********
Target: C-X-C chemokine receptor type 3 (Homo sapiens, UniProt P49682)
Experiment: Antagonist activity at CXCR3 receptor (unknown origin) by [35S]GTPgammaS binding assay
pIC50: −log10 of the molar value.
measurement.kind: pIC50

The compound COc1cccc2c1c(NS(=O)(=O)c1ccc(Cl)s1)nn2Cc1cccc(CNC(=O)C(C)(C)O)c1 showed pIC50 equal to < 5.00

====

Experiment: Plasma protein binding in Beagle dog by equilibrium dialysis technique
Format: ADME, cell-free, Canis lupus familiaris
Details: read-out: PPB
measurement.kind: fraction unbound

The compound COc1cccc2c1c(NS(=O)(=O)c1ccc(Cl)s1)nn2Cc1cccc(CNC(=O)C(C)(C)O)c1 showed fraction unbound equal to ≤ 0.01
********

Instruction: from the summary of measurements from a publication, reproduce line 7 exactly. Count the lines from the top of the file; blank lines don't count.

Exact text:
Experiment: Plasma protein binding in Beagle dog by equilibrium dialysis technique